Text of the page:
- frontal-temporal dementia;
- limbic encephalitis;
- heavy metal exposure;
- Normal Pressure Hydrocephalus;
- multiple sclerosis;
- Jakob-Creutzfeldt disease;
- Idiopathic Basal Ganglia Calcification;
- fungal infections;
- Progressive Supranuclear Palsy;
- Huntington’s disease.
Are some dementias reversible?
Yes, if the dementia results from some of the following conditions:
- drug intoxication;
- metabolic and nutritional imbalance;
- infection and fever;
- cardiovascular disorders.
Do we know what causes alzheimer’s disease and other types of dementia?
In the last 20 years there has been promising research to identify the neurological dysfunction that characterizes Alzheimer’s disease but there may be more than one cause.
A small proportion of Alzheimer’s disease is inherited but for the majority of cases the exact cause is unknown. There are genetic factors that predispose an individual to develop the disease. Not all individuals with the factors have Alzheimer’s disease which has lead scientists to believe that there is some interaction between a person’s environment and genetic makeup.
Are there treatments for dementia?
There are currently a number of medications that have been shown to slow the progression of Alzheimer’s disease but not stop or prevent the disease. Examples of medical treatments include donepezil (Aricept ®), memantine (Ebixa ®), and rivastigmine (Exelon ®).
Non-medical treatments are also used to help individuals compensate for specific cognitive impairments such as memory loss. Individuals with severe memory loss can learn to use aids such as a day-timer or electronic personal assistant (PDA) to help remember things. Well-designed environments can also do much to reduce excessive disability.
What is mild cognitive impairment (MCI)?
MCI is a state characterized by impairment of one or more cognitive processes but the impairment does not result in a significant impact on the individual’s ability to function independently. The causes can be as varied as the causes of dementia.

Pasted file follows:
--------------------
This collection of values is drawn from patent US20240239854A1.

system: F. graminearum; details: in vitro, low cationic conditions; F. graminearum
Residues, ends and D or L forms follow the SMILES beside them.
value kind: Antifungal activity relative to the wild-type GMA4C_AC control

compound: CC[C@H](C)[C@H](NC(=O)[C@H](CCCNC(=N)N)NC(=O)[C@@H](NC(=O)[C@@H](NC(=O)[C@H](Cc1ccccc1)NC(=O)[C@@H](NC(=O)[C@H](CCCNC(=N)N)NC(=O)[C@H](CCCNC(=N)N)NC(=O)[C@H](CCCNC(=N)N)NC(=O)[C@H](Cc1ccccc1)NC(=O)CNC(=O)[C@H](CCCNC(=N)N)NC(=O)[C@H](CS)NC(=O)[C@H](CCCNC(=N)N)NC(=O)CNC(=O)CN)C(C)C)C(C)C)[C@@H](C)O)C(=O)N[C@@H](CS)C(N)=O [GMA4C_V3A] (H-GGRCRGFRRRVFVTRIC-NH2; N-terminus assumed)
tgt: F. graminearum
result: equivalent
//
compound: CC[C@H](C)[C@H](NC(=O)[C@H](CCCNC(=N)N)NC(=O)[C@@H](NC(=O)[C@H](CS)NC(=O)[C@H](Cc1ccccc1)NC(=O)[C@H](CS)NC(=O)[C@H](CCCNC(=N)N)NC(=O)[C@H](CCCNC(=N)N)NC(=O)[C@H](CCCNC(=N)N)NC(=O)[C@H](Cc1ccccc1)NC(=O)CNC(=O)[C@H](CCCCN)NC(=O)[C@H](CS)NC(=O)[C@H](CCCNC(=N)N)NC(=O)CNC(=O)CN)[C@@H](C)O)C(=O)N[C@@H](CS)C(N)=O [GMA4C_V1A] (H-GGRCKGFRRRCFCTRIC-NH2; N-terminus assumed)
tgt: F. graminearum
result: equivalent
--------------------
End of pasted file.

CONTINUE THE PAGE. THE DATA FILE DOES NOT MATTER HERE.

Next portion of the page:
In fact, a proportion of individuals with MCI will go on to develop dementia. It is estimated that after 5 years approximately 50% of individuals that were initially identified as MCI develop some type of dementia, most commonly Alzheimer’s disease.
What can psychologists do to help people with cognitive disorders & dementia?
The consequences of various dementias are severe cognitive disorders (like memory, language, perception) due to underlying neurological diseases.
Psychologists have much to offer to help assess spared and impaired cognitive dysfunctions not only to help tackle the various disease processes through clinical research but also to help design intervention programs that minimize the effects of cognitive disabilities.
Some of the ways a psychologist can help include:
- providing education to help understand the cognitive impairments and how they relate to changes in the individuals’ behaviour and the impact of cognitive impairments on everyday activities;
- providing training to individuals to help them compensate for their cognitive impairments;
- teaching family members, friends or care providers, means of helping the individual;
- providing the family members, friends or care providers, with coping skills to deal with cognitive and challenging behaviours; and
- providing access to good educational information and community support services.
Signs of possible cognitive impairment that warrant further investigations:
- difficulty remembering names of people they have been introduced to recently;
- repetition of questions or comments due to the individual not being able to recall the information;
requires reminders to ensure they remember appointments;
- forgetting to take medications – this can involve either not taking their medications or “double-dosing” because they forgot they took them;
- forgetting significant recent events such as vacations, birthdays, anniversaries, to pay bills on time;
- misplacing or losing personal items;
- getting lost in familiar surroundings, or not recognizing landmarks;
- difficulty recollecting the name of a familiar person; and
- difficulty recalling the most appropriate word to use.
Note: In order to be of significance these problems should occur more frequently than the average person of the same age would experience.
This fact sheet has been prepared for the Canadian Psychological Association by Dr. Guy Proulx.
Revised: January 2009